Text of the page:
Sherry Gaynor, Chef Instructor at St. Johns Academy of Culinary Arts in Florida.


Today you are Chef Instructor at St. Johns Academy of Culinary Arts in Florida, with a great track of experiences. When did this journey as chef begin? What drove you to become a chef?

I began my journey as a chef immediately after graduating high school. I enrolled in Culinary school in my hometown of New Orleans after letting my family talk me out of taking a bus to San Francisco with no real good reason and no life plan. My aunt knew I loved to cook and convinced me to enroll.


Which cooking school did you visit first?

I did not visit any schools. My father enrolled me at Delgado Community College and I attended a 3-year apprenticeship program, accredited by the American Culinary Federation. I extended my apprenticeship for an additional 4th year, under the tutelage of Chef Kevin Graham, at the Windsor Court Hotel. I served 2 years apprenticing at the Fairmont Hotel and 2 years in the Windsor Court.


How would you describe your culinary line as Chef Instructor today?

I have what you would call a Culinary line of professionals. I train students for the industry. I currently teach high school-aged students in St. Johns Academy of Culinary Arts.

My line of professionals learn the business end of food through the ProStart Curriculum, accredited by the National Restaurant Association Education Foundation. We cater to on and off-campus events, and do charity work, feeding homeless and migrant workers in our city.



You gained chef teaching experiences as Chef Instructor at The Florida School for the Deaf and the Blind. How did you come up with this way to become a Chef Instructor?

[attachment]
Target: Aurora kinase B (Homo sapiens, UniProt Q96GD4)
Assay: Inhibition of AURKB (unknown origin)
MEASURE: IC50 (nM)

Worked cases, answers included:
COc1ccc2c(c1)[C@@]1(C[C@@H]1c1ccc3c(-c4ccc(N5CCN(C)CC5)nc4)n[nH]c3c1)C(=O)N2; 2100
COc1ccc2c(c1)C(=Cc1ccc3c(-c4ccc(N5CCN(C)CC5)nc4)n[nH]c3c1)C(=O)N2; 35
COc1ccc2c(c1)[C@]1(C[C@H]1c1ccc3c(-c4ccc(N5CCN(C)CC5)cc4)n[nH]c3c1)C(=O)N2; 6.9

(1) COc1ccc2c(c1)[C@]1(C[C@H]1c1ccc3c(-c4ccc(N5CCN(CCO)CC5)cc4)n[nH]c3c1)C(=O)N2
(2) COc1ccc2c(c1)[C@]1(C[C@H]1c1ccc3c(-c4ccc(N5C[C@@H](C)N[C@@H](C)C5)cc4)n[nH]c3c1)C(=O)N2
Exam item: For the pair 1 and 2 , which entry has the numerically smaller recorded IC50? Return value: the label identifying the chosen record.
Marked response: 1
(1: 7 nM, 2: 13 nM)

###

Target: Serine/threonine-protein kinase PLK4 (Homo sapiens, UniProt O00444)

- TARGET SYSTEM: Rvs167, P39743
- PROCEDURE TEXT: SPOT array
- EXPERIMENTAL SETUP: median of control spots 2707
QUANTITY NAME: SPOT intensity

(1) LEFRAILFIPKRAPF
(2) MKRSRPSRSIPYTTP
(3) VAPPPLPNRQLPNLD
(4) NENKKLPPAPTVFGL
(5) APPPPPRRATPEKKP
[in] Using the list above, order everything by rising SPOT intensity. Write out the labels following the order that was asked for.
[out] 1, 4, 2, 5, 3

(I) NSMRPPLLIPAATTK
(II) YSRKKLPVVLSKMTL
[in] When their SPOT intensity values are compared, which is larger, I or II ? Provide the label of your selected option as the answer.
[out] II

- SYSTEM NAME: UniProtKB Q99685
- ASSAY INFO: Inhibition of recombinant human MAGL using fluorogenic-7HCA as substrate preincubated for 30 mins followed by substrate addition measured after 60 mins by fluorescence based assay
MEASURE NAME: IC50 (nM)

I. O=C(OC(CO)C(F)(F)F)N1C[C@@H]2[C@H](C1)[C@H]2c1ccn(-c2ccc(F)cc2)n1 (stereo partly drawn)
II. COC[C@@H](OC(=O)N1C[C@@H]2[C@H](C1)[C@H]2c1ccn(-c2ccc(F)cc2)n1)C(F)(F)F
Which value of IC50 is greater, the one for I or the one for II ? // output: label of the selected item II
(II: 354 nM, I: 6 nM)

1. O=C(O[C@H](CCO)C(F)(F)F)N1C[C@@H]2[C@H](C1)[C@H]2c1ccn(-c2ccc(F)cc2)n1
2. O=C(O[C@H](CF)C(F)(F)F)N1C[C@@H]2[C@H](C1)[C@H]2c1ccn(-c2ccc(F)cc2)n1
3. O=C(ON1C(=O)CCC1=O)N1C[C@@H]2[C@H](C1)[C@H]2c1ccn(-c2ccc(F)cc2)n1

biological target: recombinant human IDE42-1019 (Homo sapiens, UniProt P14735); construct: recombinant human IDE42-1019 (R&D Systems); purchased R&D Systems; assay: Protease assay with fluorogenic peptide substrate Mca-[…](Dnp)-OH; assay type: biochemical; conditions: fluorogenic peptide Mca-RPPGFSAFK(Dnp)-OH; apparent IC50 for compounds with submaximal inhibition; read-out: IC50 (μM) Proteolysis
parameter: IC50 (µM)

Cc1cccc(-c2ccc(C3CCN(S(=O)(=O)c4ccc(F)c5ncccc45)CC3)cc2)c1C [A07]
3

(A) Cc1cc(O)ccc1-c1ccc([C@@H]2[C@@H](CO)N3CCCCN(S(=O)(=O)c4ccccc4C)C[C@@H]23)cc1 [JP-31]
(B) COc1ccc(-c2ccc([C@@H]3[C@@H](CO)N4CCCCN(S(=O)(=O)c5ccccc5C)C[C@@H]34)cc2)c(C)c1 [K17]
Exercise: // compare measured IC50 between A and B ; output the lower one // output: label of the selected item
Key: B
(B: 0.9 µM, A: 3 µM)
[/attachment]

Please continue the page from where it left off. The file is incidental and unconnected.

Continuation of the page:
I began teaching for First Coast Technical College in the summer of 2000, when I moved to Florida. I left the business as Pastry Chef to teach so that I could share a common schedule with my son. I worked as an adjunct instructor for almost 3 years, when a position opened. I was assigned to teach at Florida School for the Deaf and Blind and spent nearly 12 years in that position.

I worked primarily with students who were hearing impaired, and practiced and studied American Sign Language (ASL) and reached fluency after 2-3 years. I worked in the first couple of years with an interpreter. I taught secondary level and trained students for the industry and catered occasionally.


What is the fascination at this great job Chef Instructor?

I enjoy working as a Culinary Educator because there is truly no greater joy than sharing knowledge and skills and watching people grow and learn. It is the most gratifying work. My heart is full of joy at work; I watch people succeed and develop professionally.


Any place in the world you would like to gain experiences/ work as chef or Chef Instructor?

I would like to work in France.


Being a chef and chef instructor is a great job. What are your ideas to make this job more attractive for young students?

I think it’s important for young students to identify where their greatest strengths are and recognize their own learning styles. There are SO many avenues that can be explored in the field of Culinary Arts and having the ability to recognize where you can best succeed and be happy is key.